Thus far, Trump’s stay at the top of the polls for the GOP nomination has defied political conventions and expectations. Mistakes and gaffes that would have doomed any other candidate on planet earth have instead bolstered Trump’s standing in the polls. Most traditional pundits have been at a loss to predict when or if Trump’s polling numbers might come back to Earth, because Trump’s support isn’t governed by the usual rules of politics.

However, the last week hasn’t been good for Trump – and not in the normal way that weeks “aren’t good” for Trump. It’s not that he made mistakes (he did) or made a clown out of himself (he did). These are not new features for the Trump campaign and the fact that they regularly occur is already baked in. It’s that the Trump phenomenon has, over the last week, started to seem… well, less fun.

Jay Cost had a piece earlier this week that was one of the most prescient analyses of the Trump phenomenon that I have seen. He hit on one of the main aspects of Trump’s appeal that I don’t think enough people were giving attention to:

So, why is this working? Perhaps the better question is: Why shouldn’t it be working? After all, Trump’s pitch has worked for him for decades. Plenty of people made a mint during the Reagan boom, but only Trump turned his wealth into a personal brand—and he could do it because he is a character. He somehow manages to be simultaneously a man of the people and larger than life. He’s funny, witty, and disarming. Best of all, he seems to be hosting a party to which everyone is invited.

I watched the first debate live at the RedState Gathering with a raucous crowd several hundred strong, many of whom had come to see Trump perform. I wasn’t able to really hear much of what was said, but what was clear is that everyone in the audience who had come to cheer on Trump was having a great time. They loved his boisterous personality, his personal attacks, his larger than life style.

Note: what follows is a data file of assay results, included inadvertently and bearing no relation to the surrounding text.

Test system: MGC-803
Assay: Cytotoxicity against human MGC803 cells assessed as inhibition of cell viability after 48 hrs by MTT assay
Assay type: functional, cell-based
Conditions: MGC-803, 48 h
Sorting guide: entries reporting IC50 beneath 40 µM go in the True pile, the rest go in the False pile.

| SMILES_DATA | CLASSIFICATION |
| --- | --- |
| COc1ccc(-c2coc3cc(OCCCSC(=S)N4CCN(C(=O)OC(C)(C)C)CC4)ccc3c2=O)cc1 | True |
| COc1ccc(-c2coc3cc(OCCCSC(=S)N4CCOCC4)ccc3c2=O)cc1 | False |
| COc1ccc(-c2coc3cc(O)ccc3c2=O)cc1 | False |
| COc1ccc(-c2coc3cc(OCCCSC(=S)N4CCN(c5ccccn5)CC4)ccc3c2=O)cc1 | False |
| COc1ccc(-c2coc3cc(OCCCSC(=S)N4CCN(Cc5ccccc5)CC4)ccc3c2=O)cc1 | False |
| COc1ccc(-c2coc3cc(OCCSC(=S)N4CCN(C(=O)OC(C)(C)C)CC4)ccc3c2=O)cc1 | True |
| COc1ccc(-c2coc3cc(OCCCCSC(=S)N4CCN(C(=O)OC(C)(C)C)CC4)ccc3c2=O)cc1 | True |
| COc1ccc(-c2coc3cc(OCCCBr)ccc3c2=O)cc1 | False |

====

Last Wednesday, though, Donald Trump lost something more than the substantive argument over policy that occurred in the debate. He lost the feeling of being the fun candidate on stage. He had to stand there and get publicly dressed down by Carly Fiorina over his remarks over his looks, and issue what was the closest thing he will ever give to a crow-eating apology. As the debate wore on, Trump’s energy visibly flagged and the conversation moved inexorably away from him. Trump was left trying to force awkward high fives from Ben Carson and Jeb Bush to make himself the center of attention again.

The impression of a man who has lost his party mojo was reinforced yesterday when Trump petulantly tweeted that he was henceforth going on a boycott of FoxNews, then spent the entirety of last night tweeting passively aggressively about the FoxNews programs he was clearly sitting at home watching. The final capper was when the formerly boisterous and un-PC Trump actually suggested that the FCC ought to fine Rich Lowry for saying “balls” on air. In the span of one week, Trump has gone from the guy who would say anything to entertain a crowd to the scolding church lady complaining about standards on television.

The thing about parties is that they end. At some point, everyone runs out of gas, and the few conscious people who are left standing look around and realize that the party has worn them out and it’s time to go home and get some rest. So they start corralling their drunken compadres and calling taxis or heading for subway or whatever their plan is for getting home and getting into bed so they can face reality the next day.

Trump is increasingly looking like the guy who refuses to accept that the party is winding down and staggers around and berating everyone in a drunken slur for being such wimps and squares. While the party is going full swing, he was the life of the party; but now that everyone is trying to collect their wits and deal with real life again, he’s kind of tiresome and annoying.

For now, Trump is mostly succeeding at keeping people at the party, but his tone has already taken on an uneasy hectoring tone as opposed to a raucuous, party-leading one. This, I think signals the beginning of the end for Trump’s wild ride. If I had to guess, Trump might hold on to his lead through the end of October, but if he still has it by Thanksgiving, I’ll be surprised. The force of his personality, though considerable, just can’t keep the party going that long.